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period, indicates that the SNB did not target PPP. Therefore, as an alternative long-term target, we use 1.50 SFR/USD. This is the exchange rate level, above (below) which a maximum of interventions to strengthen (weaken) the SFR occurred. Estimation results (specifications III and IV) do not support the hypothesis that the SNB used the absolute difference of the actual exchange rate from the 1.50 SFR/USD level as a kind of an implicit long-term exchange rate target when deciding on the intensity of its interventions. The reason for this is that, as illustrated by Fig. 1, at the beginning and the end of the sample period, the deviation of the exchange rate from 1.50 SFR/USD was particularly strong. Although the central bank intervened during these periods, the intervention intensity was relatively low. We conclude that the intensity of the interventions of the SNB was mainly governed by considerations concerning the medium-run exchange rate target.

4. Conclusions In this paper, we suggest a count data model that allows studying the determinants of the intensity with which central banks conduct foreign exchange market interventions. We propose the use of the length of intervention clusters as an indicator of intervention intensity. The application to the Swiss intervention data demonstrates the usefulness of our model. The generality of the model implies that it can be used in future empirical analyses as a modeling device that yields interesting insights into the determinants of central bank interventions not revealed by the type of qualitative dependent variable models that have traditionally been used in the intervention literature.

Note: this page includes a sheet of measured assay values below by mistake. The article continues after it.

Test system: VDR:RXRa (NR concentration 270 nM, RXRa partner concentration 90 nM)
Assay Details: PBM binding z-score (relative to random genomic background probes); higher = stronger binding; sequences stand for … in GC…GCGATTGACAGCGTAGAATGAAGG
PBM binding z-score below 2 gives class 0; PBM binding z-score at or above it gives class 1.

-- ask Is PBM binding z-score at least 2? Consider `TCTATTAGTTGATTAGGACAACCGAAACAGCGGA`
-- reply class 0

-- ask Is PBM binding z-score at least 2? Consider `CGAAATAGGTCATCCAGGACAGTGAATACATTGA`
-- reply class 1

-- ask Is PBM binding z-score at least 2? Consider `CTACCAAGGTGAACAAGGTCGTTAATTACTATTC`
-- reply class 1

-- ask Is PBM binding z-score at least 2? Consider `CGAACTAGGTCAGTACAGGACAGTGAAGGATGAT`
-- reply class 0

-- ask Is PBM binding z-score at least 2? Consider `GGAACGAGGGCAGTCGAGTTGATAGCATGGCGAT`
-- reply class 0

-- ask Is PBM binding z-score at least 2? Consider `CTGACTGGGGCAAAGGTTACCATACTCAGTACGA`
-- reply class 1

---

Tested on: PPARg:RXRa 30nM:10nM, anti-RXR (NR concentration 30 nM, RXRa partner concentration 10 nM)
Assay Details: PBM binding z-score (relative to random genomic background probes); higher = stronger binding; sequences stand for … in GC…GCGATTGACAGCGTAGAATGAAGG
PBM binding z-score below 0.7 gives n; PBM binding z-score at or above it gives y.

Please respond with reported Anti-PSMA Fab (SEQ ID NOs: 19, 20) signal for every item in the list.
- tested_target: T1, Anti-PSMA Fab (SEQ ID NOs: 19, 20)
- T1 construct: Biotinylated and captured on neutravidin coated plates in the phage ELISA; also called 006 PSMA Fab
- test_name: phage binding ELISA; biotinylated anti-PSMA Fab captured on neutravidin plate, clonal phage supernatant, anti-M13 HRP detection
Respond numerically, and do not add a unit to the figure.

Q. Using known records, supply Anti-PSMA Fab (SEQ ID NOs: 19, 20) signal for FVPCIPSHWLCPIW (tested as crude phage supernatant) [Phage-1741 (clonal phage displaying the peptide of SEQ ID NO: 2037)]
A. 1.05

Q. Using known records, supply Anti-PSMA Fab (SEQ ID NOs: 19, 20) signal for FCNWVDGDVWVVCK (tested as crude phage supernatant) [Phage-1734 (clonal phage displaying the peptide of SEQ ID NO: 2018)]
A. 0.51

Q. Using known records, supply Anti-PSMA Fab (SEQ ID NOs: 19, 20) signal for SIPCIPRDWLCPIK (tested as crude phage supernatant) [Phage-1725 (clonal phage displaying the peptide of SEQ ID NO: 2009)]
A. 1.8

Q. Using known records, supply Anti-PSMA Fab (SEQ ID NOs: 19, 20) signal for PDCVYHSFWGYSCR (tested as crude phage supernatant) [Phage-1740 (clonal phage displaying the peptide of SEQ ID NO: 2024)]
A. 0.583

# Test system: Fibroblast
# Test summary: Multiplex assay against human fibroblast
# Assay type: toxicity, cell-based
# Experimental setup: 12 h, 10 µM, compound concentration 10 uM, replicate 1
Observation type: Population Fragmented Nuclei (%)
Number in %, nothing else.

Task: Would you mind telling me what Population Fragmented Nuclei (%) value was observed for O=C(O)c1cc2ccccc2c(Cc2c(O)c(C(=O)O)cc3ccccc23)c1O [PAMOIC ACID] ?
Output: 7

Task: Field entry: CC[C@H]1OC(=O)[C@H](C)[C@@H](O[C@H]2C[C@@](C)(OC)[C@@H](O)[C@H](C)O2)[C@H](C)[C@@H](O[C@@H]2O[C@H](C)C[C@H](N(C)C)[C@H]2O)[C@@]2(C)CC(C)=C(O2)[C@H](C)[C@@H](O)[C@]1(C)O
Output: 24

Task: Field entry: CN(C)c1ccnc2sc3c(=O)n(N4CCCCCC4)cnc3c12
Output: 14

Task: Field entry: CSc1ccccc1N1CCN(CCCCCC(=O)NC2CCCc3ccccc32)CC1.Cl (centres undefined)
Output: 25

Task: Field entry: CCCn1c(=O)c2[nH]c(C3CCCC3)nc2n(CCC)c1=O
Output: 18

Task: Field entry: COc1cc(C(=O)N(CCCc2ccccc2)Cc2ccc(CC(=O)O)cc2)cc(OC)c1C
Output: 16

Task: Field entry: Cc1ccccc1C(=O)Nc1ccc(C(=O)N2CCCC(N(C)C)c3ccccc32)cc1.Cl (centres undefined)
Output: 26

References Almekinders, G.J., Eijffinger, S.C.W., 1994. Daily Bundesbank and Federal Reserve interventions: are they a reaction to changes in the level and volatility of the DM/$-Rate? Empirical Economics 19, 111 – 130. Almekinders, G.J., Eijffinger, S.C.W., 1996. A friction model of daily Bundesbank and Federal Reserve intervention. Journal of Banking and Finance 20, 1365 – 1380. Baillie, R.T., Osterberg, W.P., 1997. Why do central banks intervene? Journal of International Money and Finance 16 (6), 909 – 919. Dominguez, K.M., Frankel, J.A., 1993. Does foreign exchange intervention matter? The Portfolio Effect. American Economic Review 83 (5), 1356 – 1369. Fischer, A.M., Zurlinden, M., 1999. Exchange rate effects of central bank interventions: an analysis of transaction prices. Economic Journal 109, 662 – 676. Greene, W.H., 2000. Econometric Analysis, fourth ed. Prentice Hall, New Jersey. Heston, A., Summers, R., Aten, B., 2001 (December). Penn World Table Version 6.0. Center for International Comparisons at the University of Pennsylvania (CICUP). Sarno, L., Taylor, M.P., 2001. Official intervention in the foreign exchange market: is it effective and, if so, how does it work? Journal of Economic Literature 39, 839 – 868.